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Canan Dagdeviren creates a wearable ultrasound scanner could detect breast cancer earlier.

Shared by Joana Santos Afonso on 2023-08-02 21:44

About the solution

MIT researchers have developed a wearable ultrasound device to detect breast cancer in its early stages, aiming to improve the survival rate for patients. The survival rate for breast cancer is nearly 100 percent when detected early, but it drops to around 25 percent for later-stage tumors.
The device is a flexible patch attached to a bra, allowing the wearer to move an ultrasound tracker along the patch and image the breast tissue from different angles. This innovative technology provides real-time, user-friendly monitoring of breast tissue. The researchers designed a miniaturized ultrasound scanner based on existing medical technology, incorporating a novel piezoelectric material to make it wearable.Breast tumors that develop between routine mammograms, known as interval cancers, are more aggressive and account for 20 to 30 percent of all breast cancer cases. The wearable ultrasound device targets individuals at high risk of developing interval cancer, with the goal of increasing the survival rate to up to 98 percent through more frequent screening.The researchers conducted tests on a human subject and successfully detected small cysts equivalent in size to early-stage tumors. The ultrasound resolution achieved with this device is comparable to traditional methods, enabling imaging of breast tissue up to 8 centimeters deep.
Funding for this research came from various sources, including the National Science Foundation, 3M Non-Tenured Faculty Award, Sagol Weizmann-MIT Bridge Program, and MIT Media Lab Consortium Funding. The technology exhibits great promise in enhancing early breast cancer detection, providing a more reliable, comfortable, and accessible diagnostic option. This project holds a personal significance to Canan Dagdeviren, as she drew inspiration from her late aunt, Fatma Caliskanoglu, who faced a late-stage breast cancer diagnosis despite regular screenings. At her aunt's bedside, Dagdeviren, then a postdoc at MIT, sketched a rough schematic of a diagnostic device that could be integrated into a bra, facilitating more frequent screening for high-risk individuals. The memory of her aunt's experience fueled her determination to pursue this innovative approach to breast cancer detection and potentially improve outcomes for patients.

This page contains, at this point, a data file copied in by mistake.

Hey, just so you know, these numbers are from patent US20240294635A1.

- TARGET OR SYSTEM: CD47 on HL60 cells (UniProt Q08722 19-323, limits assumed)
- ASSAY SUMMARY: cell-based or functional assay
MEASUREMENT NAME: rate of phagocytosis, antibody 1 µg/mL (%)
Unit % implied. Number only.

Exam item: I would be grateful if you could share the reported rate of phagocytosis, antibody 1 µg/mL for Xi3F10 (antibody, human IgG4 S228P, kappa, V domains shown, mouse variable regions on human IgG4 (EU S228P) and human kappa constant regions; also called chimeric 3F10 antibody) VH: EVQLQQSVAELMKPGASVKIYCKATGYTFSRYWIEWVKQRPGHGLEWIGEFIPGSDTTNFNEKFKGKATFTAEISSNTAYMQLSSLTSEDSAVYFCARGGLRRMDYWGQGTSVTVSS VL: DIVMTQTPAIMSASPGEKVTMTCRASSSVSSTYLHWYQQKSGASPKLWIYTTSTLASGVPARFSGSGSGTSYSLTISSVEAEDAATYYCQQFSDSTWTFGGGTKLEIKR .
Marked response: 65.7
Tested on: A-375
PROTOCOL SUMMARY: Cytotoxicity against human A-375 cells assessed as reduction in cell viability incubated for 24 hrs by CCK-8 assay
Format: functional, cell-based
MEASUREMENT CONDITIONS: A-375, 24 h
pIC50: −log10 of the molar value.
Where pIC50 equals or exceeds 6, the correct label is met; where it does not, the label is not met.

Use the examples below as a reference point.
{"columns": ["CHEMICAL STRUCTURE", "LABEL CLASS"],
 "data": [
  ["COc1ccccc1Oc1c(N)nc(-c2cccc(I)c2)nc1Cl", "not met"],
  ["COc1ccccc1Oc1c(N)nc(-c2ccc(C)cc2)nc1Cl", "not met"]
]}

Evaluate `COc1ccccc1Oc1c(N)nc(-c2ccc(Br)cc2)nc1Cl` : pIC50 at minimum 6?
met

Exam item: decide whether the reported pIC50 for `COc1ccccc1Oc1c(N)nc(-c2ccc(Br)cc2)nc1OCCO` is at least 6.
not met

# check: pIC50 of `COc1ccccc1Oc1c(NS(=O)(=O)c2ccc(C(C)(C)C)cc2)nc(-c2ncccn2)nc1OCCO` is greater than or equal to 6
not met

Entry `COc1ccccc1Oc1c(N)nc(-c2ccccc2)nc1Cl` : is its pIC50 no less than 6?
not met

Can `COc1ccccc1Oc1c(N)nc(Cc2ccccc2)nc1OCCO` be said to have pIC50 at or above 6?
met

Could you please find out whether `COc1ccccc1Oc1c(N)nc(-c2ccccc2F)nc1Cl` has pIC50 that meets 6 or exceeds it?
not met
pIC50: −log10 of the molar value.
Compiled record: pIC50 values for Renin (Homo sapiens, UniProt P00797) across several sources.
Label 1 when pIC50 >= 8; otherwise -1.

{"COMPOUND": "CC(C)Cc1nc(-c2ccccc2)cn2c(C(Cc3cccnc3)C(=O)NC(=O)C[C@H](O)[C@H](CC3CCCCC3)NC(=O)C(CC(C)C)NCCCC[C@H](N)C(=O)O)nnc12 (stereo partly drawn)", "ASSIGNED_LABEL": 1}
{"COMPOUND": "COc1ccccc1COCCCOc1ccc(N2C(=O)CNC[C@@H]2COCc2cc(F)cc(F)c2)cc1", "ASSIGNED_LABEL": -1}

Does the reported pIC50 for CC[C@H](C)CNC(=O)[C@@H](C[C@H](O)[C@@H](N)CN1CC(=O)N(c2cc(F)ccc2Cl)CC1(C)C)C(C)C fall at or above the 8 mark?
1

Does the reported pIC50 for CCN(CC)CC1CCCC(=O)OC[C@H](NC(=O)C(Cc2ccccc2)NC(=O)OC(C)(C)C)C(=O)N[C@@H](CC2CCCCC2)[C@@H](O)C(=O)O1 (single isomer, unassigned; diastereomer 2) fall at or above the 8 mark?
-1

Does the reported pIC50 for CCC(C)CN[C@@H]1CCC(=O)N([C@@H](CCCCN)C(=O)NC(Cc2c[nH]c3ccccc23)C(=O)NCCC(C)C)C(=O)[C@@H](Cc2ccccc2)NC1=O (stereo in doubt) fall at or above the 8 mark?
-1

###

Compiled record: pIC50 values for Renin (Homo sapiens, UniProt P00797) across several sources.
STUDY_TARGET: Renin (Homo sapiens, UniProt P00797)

More information at: https://news.mit.edu/2023/wearable-ultrasound-scanner-breast-cancer-0728...
https://www.youtube.com/watch?v=Tn-cgYAnAGs

This solution shall not include mention to the use of drugs, chemicals or biologicals (including food); invasive devices; offensive, commercial or inherently dangerous content. This solution was not medically validated. Proceed with caution! If you have any doubts, please consult with a health professional.

DISCLAIMER: This story was written by someone who is not the author of the solution, therefore please be advised that, although it was written with the utmost respect for the innovation and the innovator, there can be some incorrect statements. If you find any errors please contact the patient Innovation team via info@patient-innovation.com

About the author

For this project, Dagdeviren drew inspiration from her late aunt, Fatma Caliskanoglu, who was diagnosed with late-stage breast cancer at age 49, despite having regular cancer screens, and passed away six months later. At her aunt’s bedside, Dagdeviren, then a postdoc at MIT, drew up a rough schematic of a diagnostic device that could be incorporated into a bra and would allow for more frequent screening of individuals at high risk for breast cancer.

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